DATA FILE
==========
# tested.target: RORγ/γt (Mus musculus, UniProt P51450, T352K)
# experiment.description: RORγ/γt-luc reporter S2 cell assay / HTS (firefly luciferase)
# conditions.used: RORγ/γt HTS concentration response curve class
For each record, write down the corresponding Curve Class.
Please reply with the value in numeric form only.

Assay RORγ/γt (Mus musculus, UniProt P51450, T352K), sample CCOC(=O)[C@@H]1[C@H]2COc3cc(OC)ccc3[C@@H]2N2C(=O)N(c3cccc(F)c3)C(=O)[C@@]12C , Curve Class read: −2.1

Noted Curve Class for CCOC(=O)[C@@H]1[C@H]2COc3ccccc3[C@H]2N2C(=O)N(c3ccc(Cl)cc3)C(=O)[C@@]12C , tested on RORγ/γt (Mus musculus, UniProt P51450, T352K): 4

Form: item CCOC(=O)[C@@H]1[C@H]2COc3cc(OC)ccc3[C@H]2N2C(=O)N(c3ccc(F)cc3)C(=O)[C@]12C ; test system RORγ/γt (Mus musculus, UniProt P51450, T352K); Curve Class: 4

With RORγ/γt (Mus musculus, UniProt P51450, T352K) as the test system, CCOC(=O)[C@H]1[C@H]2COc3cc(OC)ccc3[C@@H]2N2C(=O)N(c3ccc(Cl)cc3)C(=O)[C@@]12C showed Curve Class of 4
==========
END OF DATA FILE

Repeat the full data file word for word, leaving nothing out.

# tested.target: RORγ/γt (Mus musculus, UniProt P51450, T352K)
# experiment.description: RORγ/γt-luc reporter S2 cell assay / HTS (firefly luciferase)
# conditions.used: RORγ/γt HTS concentration response curve class
For each record, write down the corresponding Curve Class.
Please reply with the value in numeric form only.

Assay RORγ/γt (Mus musculus, UniProt P51450, T352K), sample CCOC(=O)[C@@H]1[C@H]2COc3cc(OC)ccc3[C@@H]2N2C(=O)N(c3cccc(F)c3)C(=O)[C@@]12C , Curve Class read: −2.1

Noted Curve Class for CCOC(=O)[C@@H]1[C@H]2COc3ccccc3[C@H]2N2C(=O)N(c3ccc(Cl)cc3)C(=O)[C@@]12C , tested on RORγ/γt (Mus musculus, UniProt P51450, T352K): 4

Form: item CCOC(=O)[C@@H]1[C@H]2COc3cc(OC)ccc3[C@H]2N2C(=O)N(c3ccc(F)cc3)C(=O)[C@]12C ; test system RORγ/γt (Mus musculus, UniProt P51450, T352K); Curve Class: 4

With RORγ/γt (Mus musculus, UniProt P51450, T352K) as the test system, CCOC(=O)[C@H]1[C@H]2COc3cc(OC)ccc3[C@@H]2N2C(=O)N(c3ccc(Cl)cc3)C(=O)[C@@]12C showed Curve Class of 4